So I told Dawn at the time that I would be working up another kale salad recipe and this is it. This one unlike the other recipe bears no resemblance to the Houston's or Hillstone Kale salad. And while the other one is similar I cannot say it is actually the same recipe or even came from there. This recipe is similar to the first ( showing my love of parmesan cheese) but way, way, way more savory and meaty. I mean it is a mouthful of lovely flavors. It is sort of a caesar salad and sort of not. It's base is a caesar-like flavor profile but when mixed with the mushrooms and kale it is really not a caesar.
So since the dressing as I have said is the most important thing I started there in making this salad. Last time I used my love of peanuts and cheese to flavor the salad. And as dressings for Kale salads go I have noticed many chefs mine at work included had a based their dressing on some version of lemon vinaigrette. I wanted something more rounded and fatty. So I chose roasted garlic and Dijon as the answer.
I added mushrooms because I saw it on a Kale salad at work as a garnish. But then I thought of using them to replace any meat that one might add to a salad and give it real body. By adding them in quantity it really changes the salad.
Everything else is from my love of caesar salads as an entree salad. I mean in my mind caesar is hard to beat. It's rich and crunchy and cheesy and delish!
So here is my unoriginal original Kale salad with my touch. I hope someone actually makes this one too and gets back to me. Enjoy Ya'll!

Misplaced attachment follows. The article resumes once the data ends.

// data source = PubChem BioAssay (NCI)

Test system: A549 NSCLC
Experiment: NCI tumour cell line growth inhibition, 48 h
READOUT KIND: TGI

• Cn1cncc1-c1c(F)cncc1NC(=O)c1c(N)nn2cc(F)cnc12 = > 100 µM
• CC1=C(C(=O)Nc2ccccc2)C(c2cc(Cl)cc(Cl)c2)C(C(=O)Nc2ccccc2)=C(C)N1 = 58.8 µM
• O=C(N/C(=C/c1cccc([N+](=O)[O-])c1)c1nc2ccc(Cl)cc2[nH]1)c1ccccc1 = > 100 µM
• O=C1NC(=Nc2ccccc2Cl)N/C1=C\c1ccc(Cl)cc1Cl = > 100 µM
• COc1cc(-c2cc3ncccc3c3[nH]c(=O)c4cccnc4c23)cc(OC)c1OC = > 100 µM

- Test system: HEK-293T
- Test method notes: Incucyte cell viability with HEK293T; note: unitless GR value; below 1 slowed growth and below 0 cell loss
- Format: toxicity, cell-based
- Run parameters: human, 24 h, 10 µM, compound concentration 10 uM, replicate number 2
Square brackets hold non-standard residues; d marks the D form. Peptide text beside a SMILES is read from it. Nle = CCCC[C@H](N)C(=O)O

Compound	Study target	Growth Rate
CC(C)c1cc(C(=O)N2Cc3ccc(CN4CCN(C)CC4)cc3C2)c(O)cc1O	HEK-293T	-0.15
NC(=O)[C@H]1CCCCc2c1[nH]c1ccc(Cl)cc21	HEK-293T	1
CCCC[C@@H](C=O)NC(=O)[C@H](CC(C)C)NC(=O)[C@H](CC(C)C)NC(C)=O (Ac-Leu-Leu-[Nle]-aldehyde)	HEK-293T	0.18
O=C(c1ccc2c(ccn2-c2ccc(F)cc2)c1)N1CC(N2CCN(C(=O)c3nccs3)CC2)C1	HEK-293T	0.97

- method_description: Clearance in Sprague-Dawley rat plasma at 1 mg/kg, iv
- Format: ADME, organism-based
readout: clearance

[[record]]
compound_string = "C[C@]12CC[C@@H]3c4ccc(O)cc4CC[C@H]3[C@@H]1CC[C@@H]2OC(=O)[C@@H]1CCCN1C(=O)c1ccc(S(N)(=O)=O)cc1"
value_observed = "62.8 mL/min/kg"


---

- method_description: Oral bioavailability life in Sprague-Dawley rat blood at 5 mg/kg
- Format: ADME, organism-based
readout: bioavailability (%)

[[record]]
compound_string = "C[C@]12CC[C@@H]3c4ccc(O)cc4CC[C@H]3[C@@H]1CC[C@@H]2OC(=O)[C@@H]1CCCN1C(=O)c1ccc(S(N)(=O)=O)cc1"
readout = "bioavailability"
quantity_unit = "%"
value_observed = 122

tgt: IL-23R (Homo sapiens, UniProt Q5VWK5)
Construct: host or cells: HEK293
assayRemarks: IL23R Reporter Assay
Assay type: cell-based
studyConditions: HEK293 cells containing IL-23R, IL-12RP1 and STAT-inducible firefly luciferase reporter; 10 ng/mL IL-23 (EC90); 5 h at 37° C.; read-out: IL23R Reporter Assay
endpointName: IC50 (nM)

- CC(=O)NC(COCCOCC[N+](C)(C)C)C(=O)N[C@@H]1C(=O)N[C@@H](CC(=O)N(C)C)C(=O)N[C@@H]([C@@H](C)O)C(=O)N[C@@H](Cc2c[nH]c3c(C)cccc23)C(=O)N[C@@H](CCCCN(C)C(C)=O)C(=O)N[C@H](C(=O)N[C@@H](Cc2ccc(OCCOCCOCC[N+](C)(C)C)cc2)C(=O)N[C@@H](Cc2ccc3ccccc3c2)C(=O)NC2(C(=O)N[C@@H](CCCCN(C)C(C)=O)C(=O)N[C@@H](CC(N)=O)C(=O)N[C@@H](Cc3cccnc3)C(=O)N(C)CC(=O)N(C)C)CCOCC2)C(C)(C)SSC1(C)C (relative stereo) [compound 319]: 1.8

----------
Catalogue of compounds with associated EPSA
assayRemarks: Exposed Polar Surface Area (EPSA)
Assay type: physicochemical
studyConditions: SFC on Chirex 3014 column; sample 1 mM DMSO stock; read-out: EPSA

Kale Salad with Pan Roasted Mushrooms, Red Onion and Garlicky Parmesan Mustard Dressing
1 bag or small bunch of chopped Tuscan Kale stems removed then chopped into ribbons or small pieces
10 oz baby bella sliced mushrooms (sauted with very little oil in a hot pan till lightly browned but not over cooked)
1/2 a package Trader Joe's Parmesan Bread crisps crushed ( or any parmesan bread crisps crushed if you want to make this salad gluten free substitute slivered almonds for bread crumbs)
1/2 small red onion diced finely
1/2 cup grated or freshly shredded parmesan cheese ( reserve a few tablespoons for garnish)
1 cup ( or a little less) Garlicky Dressing ( recipe follows )
Add all ingredients to a bowl and toss making sure that salad is dressed liberally
Wait 20 mins before serving
garnish with extra cheese
Garlicky Parmesan Mustard Dressing
3 heaping tablespoons Dijon Mustard
1/4 cup lemon juice ( I used the green bottle shame on me )
2 tablespoon Apple cider vinegar
1 cup grated parmesan cheese from the refrigerator case ( it processes better)
1 small head or about 8 large cloves roasted garlic ( easy: Garlic cloves baked in oil in the oven in a small ramekin for about an hour at 300 till brown sweet and soft)
1 tablespoon ground pepper
1 to 1 and 1/2 cups of good olive oil
In a food processor add everything but the oil and pulse till combined
Then add oil little by little with the machine running till the dressing comes together and you get a thick yellow dressing you may not use all the oil. Done! Will keep in the fridge for up to 3 weeks.